By the time you read this, I will no longer be working for Internet Marketing Ninjas (my last day was May 15th). It’s an odd thing for me to write. I was on top of the world last December when I spoke to IMN CEO Jim Boykin on the phone. After post-PubCon introductions, he and I exchanged many fast and furious emails, discussing the possibility of me joining his team, of becoming a real SEO Ninja. Before I knew it, it was a mere two days after New Year’s and I was standing in bitter, 6 degree winter weather outside of the Ninjas offices in Clifton Park, New York, just a few miles north of Albany. It was shockingly cold for this Pacific Northwest guy, but the reception I got just moments later was amazingly warm.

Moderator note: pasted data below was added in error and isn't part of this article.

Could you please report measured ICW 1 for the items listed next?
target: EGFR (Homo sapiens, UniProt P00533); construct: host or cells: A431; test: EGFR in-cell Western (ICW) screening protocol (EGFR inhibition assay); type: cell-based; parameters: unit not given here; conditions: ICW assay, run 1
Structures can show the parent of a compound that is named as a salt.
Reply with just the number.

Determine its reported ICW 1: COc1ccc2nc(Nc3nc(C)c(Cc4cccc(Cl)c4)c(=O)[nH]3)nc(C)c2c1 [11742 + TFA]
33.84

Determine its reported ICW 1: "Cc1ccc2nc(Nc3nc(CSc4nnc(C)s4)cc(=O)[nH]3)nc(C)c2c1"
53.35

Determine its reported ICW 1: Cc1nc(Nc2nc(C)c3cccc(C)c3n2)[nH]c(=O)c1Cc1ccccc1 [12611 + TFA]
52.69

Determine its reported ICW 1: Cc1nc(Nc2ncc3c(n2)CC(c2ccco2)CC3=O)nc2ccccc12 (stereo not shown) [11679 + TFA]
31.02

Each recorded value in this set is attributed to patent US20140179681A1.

Jim and his team were so generously welcoming – I felt like visiting royalty, even though I was sure I didn’t deserve it. Despite how busy he was, Jim and I sat down and had long talks every day about his plans for the business, what my contributions would be, and where I fit in to the scheme. We all dreamt big, and it was an exciting time. And just a few days after that, I was back in my home office in Woodinville, WA, pounding on the keyboard, developing new blog posts and conducting mini site reviews for IMN clients. You see, I could not relocate, despite Jim’s request that I do so.